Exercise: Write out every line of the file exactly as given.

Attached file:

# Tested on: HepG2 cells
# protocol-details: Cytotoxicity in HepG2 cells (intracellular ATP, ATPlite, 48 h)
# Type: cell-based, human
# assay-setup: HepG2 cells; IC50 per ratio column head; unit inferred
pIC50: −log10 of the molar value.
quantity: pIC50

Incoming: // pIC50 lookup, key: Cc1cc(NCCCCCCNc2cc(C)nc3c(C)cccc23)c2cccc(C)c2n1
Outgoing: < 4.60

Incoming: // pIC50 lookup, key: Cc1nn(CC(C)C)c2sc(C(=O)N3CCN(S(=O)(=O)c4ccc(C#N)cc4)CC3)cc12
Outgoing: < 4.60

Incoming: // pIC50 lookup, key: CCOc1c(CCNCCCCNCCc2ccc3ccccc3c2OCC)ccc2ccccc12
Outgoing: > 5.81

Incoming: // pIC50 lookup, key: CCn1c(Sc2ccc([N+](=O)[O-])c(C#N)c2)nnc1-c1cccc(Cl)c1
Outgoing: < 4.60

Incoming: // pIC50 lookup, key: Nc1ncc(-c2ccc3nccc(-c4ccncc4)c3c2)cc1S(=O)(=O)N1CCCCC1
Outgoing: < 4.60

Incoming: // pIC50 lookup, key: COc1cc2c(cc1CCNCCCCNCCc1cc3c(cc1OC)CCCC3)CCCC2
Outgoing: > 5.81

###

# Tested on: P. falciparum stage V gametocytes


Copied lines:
# Tested on: HepG2 cells
# protocol-details: Cytotoxicity in HepG2 cells (intracellular ATP, ATPlite, 48 h)
# Type: cell-based, human
# assay-setup: HepG2 cells; IC50 per ratio column head; unit inferred
pIC50: −log10 of the molar value.
quantity: pIC50

Incoming: // pIC50 lookup, key: Cc1cc(NCCCCCCNc2cc(C)nc3c(C)cccc23)c2cccc(C)c2n1
Outgoing: < 4.60

Incoming: // pIC50 lookup, key: Cc1nn(CC(C)C)c2sc(C(=O)N3CCN(S(=O)(=O)c4ccc(C#N)cc4)CC3)cc12
Outgoing: < 4.60

Incoming: // pIC50 lookup, key: CCOc1c(CCNCCCCNCCc2ccc3ccccc3c2OCC)ccc2ccccc12
Outgoing: > 5.81

Incoming: // pIC50 lookup, key: CCn1c(Sc2ccc([N+](=O)[O-])c(C#N)c2)nnc1-c1cccc(Cl)c1
Outgoing: < 4.60

Incoming: // pIC50 lookup, key: Nc1ncc(-c2ccc3nccc(-c4ccncc4)c3c2)cc1S(=O)(=O)N1CCCCC1
Outgoing: < 4.60

Incoming: // pIC50 lookup, key: COc1cc2c(cc1CCNCCCCNCCc1cc3c(cc1OC)CCCC3)CCCC2
Outgoing: > 5.81

###

# Tested on: P. falciparum stage V gametocytes